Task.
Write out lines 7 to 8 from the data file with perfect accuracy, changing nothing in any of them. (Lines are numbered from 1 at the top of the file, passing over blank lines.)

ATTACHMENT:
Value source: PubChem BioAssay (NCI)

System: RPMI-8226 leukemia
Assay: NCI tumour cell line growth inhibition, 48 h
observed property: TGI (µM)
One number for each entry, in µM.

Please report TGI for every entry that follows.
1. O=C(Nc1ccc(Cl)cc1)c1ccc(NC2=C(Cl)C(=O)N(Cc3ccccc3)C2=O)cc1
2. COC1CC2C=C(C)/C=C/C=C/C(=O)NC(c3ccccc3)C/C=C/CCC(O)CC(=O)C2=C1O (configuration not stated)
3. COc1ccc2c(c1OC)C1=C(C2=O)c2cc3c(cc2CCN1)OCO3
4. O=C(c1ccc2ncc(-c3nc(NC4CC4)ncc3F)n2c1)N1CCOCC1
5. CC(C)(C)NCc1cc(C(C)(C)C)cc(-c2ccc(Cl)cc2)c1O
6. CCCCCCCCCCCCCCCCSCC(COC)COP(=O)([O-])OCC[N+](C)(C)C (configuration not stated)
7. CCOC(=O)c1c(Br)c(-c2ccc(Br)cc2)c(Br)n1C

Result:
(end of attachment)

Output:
1. O=C(Nc1ccc(Cl)cc1)c1ccc(NC2=C(Cl)C(=O)N(Cc3ccccc3)C2=O)cc1
2. COC1CC2C=C(C)/C=C/C=C/C(=O)NC(c3ccccc3)C/C=C/CCC(O)CC(=O)C2=C1O (configuration not stated)